The recent imbroglio surrounding the National Air and Space Museum's proposed Enola Gay exhibit was reported as centering on why the U.S. government decided to use the A-Bomb against Japan. Wallace scrutinizes the actual plans for the exhibit and investigates the ways in which the controversy drew in historians, veterans, the media, and the general public. Whether his subject is multimillion dollar theme parks owned by powerful corporations, urban museums, or television docudramas, Mike Wallace shows how their depictions of history are shaped by assumptions about which pasts are worth saving, whose stories are worth telling, what gets left out, and who is authorized to make the decisions.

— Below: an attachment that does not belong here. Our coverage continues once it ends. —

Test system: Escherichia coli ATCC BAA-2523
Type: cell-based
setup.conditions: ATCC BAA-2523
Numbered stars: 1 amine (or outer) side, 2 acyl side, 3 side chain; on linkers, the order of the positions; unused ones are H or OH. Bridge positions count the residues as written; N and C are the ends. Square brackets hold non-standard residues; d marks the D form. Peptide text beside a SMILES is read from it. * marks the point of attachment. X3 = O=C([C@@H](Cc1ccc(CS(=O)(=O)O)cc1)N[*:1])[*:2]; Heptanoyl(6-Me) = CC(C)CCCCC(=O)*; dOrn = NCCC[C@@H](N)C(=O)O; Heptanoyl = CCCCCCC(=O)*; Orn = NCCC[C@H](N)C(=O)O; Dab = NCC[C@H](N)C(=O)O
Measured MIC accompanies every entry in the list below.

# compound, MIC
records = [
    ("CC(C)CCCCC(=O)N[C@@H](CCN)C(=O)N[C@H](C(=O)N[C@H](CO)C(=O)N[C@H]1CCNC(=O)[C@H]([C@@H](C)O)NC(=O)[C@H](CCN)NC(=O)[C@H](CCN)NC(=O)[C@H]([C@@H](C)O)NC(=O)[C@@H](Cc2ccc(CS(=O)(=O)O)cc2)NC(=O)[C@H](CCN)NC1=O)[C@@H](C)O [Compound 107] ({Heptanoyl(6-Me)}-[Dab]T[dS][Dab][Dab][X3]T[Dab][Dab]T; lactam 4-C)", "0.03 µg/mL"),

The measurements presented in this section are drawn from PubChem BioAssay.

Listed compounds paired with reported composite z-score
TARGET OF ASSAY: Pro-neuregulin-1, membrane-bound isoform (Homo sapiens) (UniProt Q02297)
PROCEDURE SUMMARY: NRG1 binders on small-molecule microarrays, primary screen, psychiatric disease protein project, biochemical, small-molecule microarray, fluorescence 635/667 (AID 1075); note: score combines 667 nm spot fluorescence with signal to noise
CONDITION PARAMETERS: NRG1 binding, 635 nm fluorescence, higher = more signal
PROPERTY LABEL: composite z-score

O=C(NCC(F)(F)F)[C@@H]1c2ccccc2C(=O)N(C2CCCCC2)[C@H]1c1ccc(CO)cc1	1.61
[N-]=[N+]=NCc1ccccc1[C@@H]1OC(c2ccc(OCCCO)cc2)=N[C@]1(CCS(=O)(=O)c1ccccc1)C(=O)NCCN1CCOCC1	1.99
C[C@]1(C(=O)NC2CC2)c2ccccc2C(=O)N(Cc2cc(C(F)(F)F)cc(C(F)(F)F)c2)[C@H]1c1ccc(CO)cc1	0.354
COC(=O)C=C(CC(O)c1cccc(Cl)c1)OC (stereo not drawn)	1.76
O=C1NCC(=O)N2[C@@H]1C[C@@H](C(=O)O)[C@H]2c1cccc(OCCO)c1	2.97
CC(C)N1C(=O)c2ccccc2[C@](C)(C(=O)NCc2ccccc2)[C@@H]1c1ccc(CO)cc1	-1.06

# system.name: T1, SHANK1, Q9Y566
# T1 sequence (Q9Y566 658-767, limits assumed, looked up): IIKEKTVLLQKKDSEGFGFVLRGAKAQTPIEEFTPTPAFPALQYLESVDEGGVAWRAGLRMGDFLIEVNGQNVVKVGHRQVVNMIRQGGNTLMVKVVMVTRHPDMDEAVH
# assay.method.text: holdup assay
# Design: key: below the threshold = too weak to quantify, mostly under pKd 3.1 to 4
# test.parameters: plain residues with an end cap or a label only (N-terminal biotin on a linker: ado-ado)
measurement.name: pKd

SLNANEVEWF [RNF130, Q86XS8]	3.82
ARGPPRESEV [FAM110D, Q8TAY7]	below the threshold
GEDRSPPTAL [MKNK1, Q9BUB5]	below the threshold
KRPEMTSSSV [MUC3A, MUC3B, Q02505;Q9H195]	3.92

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The United States slid slowly into the position previously held by France in Indochina and became engulfed in a long war in Vietnam. The first and next-to-last use of atomic weapons in warfare was the dropping of an atomic bomb on Hiroshima, Japan, in August 1945.